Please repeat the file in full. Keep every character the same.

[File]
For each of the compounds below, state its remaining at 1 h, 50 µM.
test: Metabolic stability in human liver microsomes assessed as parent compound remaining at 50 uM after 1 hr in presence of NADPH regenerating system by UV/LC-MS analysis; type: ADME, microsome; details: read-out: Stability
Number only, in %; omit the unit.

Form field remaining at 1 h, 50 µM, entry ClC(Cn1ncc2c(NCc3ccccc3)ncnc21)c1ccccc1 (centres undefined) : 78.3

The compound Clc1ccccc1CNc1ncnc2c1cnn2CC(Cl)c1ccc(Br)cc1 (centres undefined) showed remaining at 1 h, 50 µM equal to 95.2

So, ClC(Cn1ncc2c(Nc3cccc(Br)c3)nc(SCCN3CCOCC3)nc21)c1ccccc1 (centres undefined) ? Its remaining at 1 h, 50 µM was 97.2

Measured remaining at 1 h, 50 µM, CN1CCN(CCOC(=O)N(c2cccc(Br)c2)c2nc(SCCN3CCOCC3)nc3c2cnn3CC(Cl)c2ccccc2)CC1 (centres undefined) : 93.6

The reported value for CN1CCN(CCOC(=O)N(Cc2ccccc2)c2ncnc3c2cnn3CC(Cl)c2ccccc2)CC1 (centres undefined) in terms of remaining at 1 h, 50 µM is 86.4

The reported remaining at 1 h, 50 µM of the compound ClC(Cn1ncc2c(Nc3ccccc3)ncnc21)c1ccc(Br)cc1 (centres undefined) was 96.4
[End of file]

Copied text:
For each of the compounds below, state its remaining at 1 h, 50 µM.
test: Metabolic stability in human liver microsomes assessed as parent compound remaining at 50 uM after 1 hr in presence of NADPH regenerating system by UV/LC-MS analysis; type: ADME, microsome; details: read-out: Stability
Number only, in %; omit the unit.

Form field remaining at 1 h, 50 µM, entry ClC(Cn1ncc2c(NCc3ccccc3)ncnc21)c1ccccc1 (centres undefined) : 78.3

The compound Clc1ccccc1CNc1ncnc2c1cnn2CC(Cl)c1ccc(Br)cc1 (centres undefined) showed remaining at 1 h, 50 µM equal to 95.2

So, ClC(Cn1ncc2c(Nc3cccc(Br)c3)nc(SCCN3CCOCC3)nc21)c1ccccc1 (centres undefined) ? Its remaining at 1 h, 50 µM was 97.2

Measured remaining at 1 h, 50 µM, CN1CCN(CCOC(=O)N(c2cccc(Br)c2)c2nc(SCCN3CCOCC3)nc3c2cnn3CC(Cl)c2ccccc2)CC1 (centres undefined) : 93.6

The reported value for CN1CCN(CCOC(=O)N(Cc2ccccc2)c2ncnc3c2cnn3CC(Cl)c2ccccc2)CC1 (centres undefined) in terms of remaining at 1 h, 50 µM is 86.4

The reported remaining at 1 h, 50 µM of the compound ClC(Cn1ncc2c(Nc3ccccc3)ncnc21)c1ccc(Br)cc1 (centres undefined) was 96.4